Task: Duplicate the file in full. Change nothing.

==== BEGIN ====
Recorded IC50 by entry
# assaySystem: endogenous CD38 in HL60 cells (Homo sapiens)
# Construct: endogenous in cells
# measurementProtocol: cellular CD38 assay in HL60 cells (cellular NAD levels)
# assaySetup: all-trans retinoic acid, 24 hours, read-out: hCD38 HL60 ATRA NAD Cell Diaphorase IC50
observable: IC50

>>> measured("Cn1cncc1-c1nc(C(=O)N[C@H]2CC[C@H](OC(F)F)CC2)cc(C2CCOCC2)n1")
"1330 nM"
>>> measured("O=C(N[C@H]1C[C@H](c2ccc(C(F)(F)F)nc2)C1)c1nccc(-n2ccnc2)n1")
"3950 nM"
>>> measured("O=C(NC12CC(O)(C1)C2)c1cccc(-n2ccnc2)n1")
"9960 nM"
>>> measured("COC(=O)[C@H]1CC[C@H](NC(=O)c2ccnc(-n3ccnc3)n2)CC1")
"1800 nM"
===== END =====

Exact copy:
Recorded IC50 by entry
# assaySystem: endogenous CD38 in HL60 cells (Homo sapiens)
# Construct: endogenous in cells
# measurementProtocol: cellular CD38 assay in HL60 cells (cellular NAD levels)
# assaySetup: all-trans retinoic acid, 24 hours, read-out: hCD38 HL60 ATRA NAD Cell Diaphorase IC50
observable: IC50

>>> measured("Cn1cncc1-c1nc(C(=O)N[C@H]2CC[C@H](OC(F)F)CC2)cc(C2CCOCC2)n1")
"1330 nM"
>>> measured("O=C(N[C@H]1C[C@H](c2ccc(C(F)(F)F)nc2)C1)c1nccc(-n2ccnc2)n1")
"3950 nM"
>>> measured("O=C(NC12CC(O)(C1)C2)c1cccc(-n2ccnc2)n1")
"9960 nM"
>>> measured("COC(=O)[C@H]1CC[C@H](NC(=O)c2ccnc(-n3ccnc3)n2)CC1")
"1800 nM"